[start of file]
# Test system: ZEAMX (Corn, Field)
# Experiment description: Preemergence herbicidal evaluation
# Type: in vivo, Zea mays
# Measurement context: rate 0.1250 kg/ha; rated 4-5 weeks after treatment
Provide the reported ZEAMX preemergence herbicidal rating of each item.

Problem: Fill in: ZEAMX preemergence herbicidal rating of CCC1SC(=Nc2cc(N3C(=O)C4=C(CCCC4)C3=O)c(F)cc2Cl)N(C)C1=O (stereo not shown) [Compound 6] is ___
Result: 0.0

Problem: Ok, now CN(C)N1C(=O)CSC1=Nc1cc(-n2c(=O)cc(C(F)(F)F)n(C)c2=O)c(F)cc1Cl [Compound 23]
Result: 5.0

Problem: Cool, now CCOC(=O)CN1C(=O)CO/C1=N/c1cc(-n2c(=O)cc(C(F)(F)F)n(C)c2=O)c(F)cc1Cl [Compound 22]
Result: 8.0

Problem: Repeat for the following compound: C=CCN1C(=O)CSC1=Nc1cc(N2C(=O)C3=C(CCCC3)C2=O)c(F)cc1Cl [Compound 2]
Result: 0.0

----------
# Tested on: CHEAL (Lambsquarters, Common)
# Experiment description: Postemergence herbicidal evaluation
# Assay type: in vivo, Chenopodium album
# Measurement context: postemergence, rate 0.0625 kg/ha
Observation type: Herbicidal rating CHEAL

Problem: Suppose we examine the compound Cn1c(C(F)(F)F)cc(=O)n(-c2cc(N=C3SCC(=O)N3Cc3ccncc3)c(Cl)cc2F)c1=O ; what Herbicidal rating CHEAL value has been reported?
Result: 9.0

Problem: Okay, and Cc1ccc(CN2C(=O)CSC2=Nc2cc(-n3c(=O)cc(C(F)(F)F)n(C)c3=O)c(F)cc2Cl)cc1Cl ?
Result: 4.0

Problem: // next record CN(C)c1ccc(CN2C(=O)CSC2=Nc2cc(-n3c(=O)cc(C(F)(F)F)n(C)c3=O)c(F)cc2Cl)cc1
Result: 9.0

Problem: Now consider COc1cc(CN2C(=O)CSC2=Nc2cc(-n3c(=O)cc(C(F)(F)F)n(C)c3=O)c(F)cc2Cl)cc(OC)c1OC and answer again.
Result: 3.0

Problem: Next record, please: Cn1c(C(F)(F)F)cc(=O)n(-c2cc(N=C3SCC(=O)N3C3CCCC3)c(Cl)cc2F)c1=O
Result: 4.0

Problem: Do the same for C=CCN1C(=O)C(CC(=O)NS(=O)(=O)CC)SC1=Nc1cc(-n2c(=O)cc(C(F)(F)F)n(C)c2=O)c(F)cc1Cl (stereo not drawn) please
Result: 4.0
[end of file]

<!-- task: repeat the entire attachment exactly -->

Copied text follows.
# Test system: ZEAMX (Corn, Field)
# Experiment description: Preemergence herbicidal evaluation
# Type: in vivo, Zea mays
# Measurement context: rate 0.1250 kg/ha; rated 4-5 weeks after treatment
Provide the reported ZEAMX preemergence herbicidal rating of each item.

Problem: Fill in: ZEAMX preemergence herbicidal rating of CCC1SC(=Nc2cc(N3C(=O)C4=C(CCCC4)C3=O)c(F)cc2Cl)N(C)C1=O (stereo not shown) [Compound 6] is ___
Result: 0.0

Problem: Ok, now CN(C)N1C(=O)CSC1=Nc1cc(-n2c(=O)cc(C(F)(F)F)n(C)c2=O)c(F)cc1Cl [Compound 23]
Result: 5.0

Problem: Cool, now CCOC(=O)CN1C(=O)CO/C1=N/c1cc(-n2c(=O)cc(C(F)(F)F)n(C)c2=O)c(F)cc1Cl [Compound 22]
Result: 8.0

Problem: Repeat for the following compound: C=CCN1C(=O)CSC1=Nc1cc(N2C(=O)C3=C(CCCC3)C2=O)c(F)cc1Cl [Compound 2]
Result: 0.0

----------
# Tested on: CHEAL (Lambsquarters, Common)
# Experiment description: Postemergence herbicidal evaluation
# Assay type: in vivo, Chenopodium album
# Measurement context: postemergence, rate 0.0625 kg/ha
Observation type: Herbicidal rating CHEAL

Problem: Suppose we examine the compound Cn1c(C(F)(F)F)cc(=O)n(-c2cc(N=C3SCC(=O)N3Cc3ccncc3)c(Cl)cc2F)c1=O ; what Herbicidal rating CHEAL value has been reported?
Result: 9.0

Problem: Okay, and Cc1ccc(CN2C(=O)CSC2=Nc2cc(-n3c(=O)cc(C(F)(F)F)n(C)c3=O)c(F)cc2Cl)cc1Cl ?
Result: 4.0

Problem: // next record CN(C)c1ccc(CN2C(=O)CSC2=Nc2cc(-n3c(=O)cc(C(F)(F)F)n(C)c3=O)c(F)cc2Cl)cc1
Result: 9.0

Problem: Now consider COc1cc(CN2C(=O)CSC2=Nc2cc(-n3c(=O)cc(C(F)(F)F)n(C)c3=O)c(F)cc2Cl)cc(OC)c1OC and answer again.
Result: 3.0

Problem: Next record, please: Cn1c(C(F)(F)F)cc(=O)n(-c2cc(N=C3SCC(=O)N3C3CCCC3)c(Cl)cc2F)c1=O
Result: 4.0

Problem: Do the same for C=CCN1C(=O)C(CC(=O)NS(=O)(=O)CC)SC1=Nc1cc(-n2c(=O)cc(C(F)(F)F)n(C)c2=O)c(F)cc1Cl (stereo not drawn) please
Result: 4.0